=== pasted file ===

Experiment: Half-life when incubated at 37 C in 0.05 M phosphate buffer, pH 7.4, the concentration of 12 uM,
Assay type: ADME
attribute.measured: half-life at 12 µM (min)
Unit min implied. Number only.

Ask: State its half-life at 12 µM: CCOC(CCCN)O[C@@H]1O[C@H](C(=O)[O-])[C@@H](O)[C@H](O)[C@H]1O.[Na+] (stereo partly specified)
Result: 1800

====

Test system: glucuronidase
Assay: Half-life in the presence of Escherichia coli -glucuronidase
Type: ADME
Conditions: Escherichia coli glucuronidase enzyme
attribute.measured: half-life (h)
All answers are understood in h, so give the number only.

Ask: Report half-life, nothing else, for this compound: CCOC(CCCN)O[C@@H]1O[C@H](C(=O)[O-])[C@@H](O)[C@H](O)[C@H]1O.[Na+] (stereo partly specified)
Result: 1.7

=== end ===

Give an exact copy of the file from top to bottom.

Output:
Experiment: Half-life when incubated at 37 C in 0.05 M phosphate buffer, pH 7.4, the concentration of 12 uM,
Assay type: ADME
attribute.measured: half-life at 12 µM (min)
Unit min implied. Number only.

Ask: State its half-life at 12 µM: CCOC(CCCN)O[C@@H]1O[C@H](C(=O)[O-])[C@@H](O)[C@H](O)[C@H]1O.[Na+] (stereo partly specified)
Result: 1800

====

Test system: glucuronidase
Assay: Half-life in the presence of Escherichia coli -glucuronidase
Type: ADME
Conditions: Escherichia coli glucuronidase enzyme
attribute.measured: half-life (h)
All answers are understood in h, so give the number only.

Ask: Report half-life, nothing else, for this compound: CCOC(CCCN)O[C@@H]1O[C@H](C(=O)[O-])[C@@H](O)[C@H](O)[C@H]1O.[Na+] (stereo partly specified)
Result: 1.7